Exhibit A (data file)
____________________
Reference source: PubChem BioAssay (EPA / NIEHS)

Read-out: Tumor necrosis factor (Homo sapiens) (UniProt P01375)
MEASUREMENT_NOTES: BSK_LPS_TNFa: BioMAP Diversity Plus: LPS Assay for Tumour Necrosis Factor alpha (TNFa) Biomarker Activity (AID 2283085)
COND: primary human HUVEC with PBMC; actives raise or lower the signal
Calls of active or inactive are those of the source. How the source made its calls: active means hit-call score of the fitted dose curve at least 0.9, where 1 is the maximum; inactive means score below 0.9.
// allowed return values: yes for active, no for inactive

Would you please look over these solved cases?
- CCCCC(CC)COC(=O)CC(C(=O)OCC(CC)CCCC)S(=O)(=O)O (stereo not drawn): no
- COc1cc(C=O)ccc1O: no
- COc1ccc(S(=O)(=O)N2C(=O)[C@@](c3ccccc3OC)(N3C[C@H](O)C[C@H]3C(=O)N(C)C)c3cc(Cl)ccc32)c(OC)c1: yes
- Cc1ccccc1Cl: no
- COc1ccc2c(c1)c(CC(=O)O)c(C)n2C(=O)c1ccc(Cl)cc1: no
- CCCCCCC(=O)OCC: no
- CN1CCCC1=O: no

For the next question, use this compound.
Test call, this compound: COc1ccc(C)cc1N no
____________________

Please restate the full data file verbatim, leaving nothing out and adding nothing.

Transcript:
Reference source: PubChem BioAssay (EPA / NIEHS)

Read-out: Tumor necrosis factor (Homo sapiens) (UniProt P01375)
MEASUREMENT_NOTES: BSK_LPS_TNFa: BioMAP Diversity Plus: LPS Assay for Tumour Necrosis Factor alpha (TNFa) Biomarker Activity (AID 2283085)
COND: primary human HUVEC with PBMC; actives raise or lower the signal
Calls of active or inactive are those of the source. How the source made its calls: active means hit-call score of the fitted dose curve at least 0.9, where 1 is the maximum; inactive means score below 0.9.
// allowed return values: yes for active, no for inactive

Would you please look over these solved cases?
- CCCCC(CC)COC(=O)CC(C(=O)OCC(CC)CCCC)S(=O)(=O)O (stereo not drawn): no
- COc1cc(C=O)ccc1O: no
- COc1ccc(S(=O)(=O)N2C(=O)[C@@](c3ccccc3OC)(N3C[C@H](O)C[C@H]3C(=O)N(C)C)c3cc(Cl)ccc32)c(OC)c1: yes
- Cc1ccccc1Cl: no
- COc1ccc2c(c1)c(CC(=O)O)c(C)n2C(=O)c1ccc(Cl)cc1: no
- CCCCCCC(=O)OCC: no
- CN1CCCC1=O: no

For the next question, use this compound.
Test call, this compound: COc1ccc(C)cc1N no